Ozempic Fuels 'Downsize Me' Trend As Slimmed Down Americans Hunt For New Clothes 

Tyler Durden's Photo
by Tyler Durden
Tuesday, Jun 18, 2024 - 11:50 PM

If Ozempic and or Mounjaro users can avoid processed foods and get some exercise, they'll likely maintain their weight loss. The good news is that some of these individuals, who have ditched greasy burgers and donuts, are possibly already on the hunt for smaller clothes. 

Jennifer Hyman, co-founder and CEO of clothing rental company Rent the Runway, spoke to Wall Street Journal's Suzanne Kapner about the emerging trend of customers switching to smaller sizes more than at any other time in the past 15 years. 

Hyman noted that these customers are increasingly open to experimenting with different styles, such as cutouts and other body-baring features. "When you feel more comfortable in your skin, you're more willing to try edgier looks," she added.

At fashion retailer Lafayette 148, the brand's chief executive, Deirdre Quinn, told WSJ's Kapner that approximately 5% of its customer base has already begun buying new outfits because of weight loss. 

Quinn said some customers are replacing their size 12 clothes with size 6 or 8. She said the downsizing trend boosts sales and saves the company money because smaller sizes use less fabric.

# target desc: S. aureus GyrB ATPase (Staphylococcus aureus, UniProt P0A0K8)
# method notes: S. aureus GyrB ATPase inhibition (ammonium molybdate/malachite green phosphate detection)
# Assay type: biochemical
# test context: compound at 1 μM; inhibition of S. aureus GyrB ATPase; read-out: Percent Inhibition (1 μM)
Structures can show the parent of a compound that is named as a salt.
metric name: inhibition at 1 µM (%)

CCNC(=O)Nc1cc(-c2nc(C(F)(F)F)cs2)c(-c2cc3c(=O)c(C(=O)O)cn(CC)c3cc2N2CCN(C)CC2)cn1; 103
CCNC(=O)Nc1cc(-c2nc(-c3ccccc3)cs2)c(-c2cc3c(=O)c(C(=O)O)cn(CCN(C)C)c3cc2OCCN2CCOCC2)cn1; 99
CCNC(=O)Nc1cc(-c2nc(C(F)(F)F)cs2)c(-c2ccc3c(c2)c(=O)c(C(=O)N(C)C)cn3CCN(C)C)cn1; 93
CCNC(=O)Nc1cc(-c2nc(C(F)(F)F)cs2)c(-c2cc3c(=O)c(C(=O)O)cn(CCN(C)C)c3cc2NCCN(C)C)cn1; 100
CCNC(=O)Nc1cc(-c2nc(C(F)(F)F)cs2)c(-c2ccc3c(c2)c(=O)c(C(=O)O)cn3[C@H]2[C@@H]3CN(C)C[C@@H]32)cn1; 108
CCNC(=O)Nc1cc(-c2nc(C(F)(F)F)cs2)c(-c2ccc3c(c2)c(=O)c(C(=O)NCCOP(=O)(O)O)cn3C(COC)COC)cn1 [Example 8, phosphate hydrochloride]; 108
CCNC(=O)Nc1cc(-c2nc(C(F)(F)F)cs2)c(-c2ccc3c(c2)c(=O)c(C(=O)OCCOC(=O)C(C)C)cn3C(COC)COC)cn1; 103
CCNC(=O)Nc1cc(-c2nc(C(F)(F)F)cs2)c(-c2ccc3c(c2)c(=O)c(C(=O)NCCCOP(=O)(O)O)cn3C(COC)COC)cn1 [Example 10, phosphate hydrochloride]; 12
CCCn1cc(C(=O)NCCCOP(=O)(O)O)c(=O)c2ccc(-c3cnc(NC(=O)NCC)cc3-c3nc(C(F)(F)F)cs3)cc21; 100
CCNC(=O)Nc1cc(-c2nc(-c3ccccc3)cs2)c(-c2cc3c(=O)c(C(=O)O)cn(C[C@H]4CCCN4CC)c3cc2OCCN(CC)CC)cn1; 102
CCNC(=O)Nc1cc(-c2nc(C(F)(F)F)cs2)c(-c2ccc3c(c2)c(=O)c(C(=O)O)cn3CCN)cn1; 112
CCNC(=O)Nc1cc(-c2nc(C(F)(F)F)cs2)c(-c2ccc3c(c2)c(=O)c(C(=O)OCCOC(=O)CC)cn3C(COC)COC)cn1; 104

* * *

Abhi Madan, co-founder and creative director of dressmaker Amarra, stated, "Over the past year, our retailers have been telling us they need smaller sizes."

As of May, 1 in 8 adults in the US had used GLP-1 drugs, equivalent to more than 15 million people. Recently, Novo Nordisk, the maker of Ozempic and Wegovy, said that at least 25,000 people are beginning its weight loss treatment weekly.

Bank of America analyst Geoff Meacham first wrote about the downsizing theme last fall in a note that revealed the downstream effects of the obesity drug will impact the apparel industry, as "eventual weight loss in the broader population could spur a wardrobe replacement cycle." 

Meacham said that an adoption rate of 38 million individuals using weight-loss drugs (midpoint of BofA's estimated 2030 TAM) combined with the assumption of buying new clothing could result in $50 billion of new apparel spending. 

Next up, as Bloomberg penned in a recent note, GLP-1 drugs are likely going to target "America's fat pets."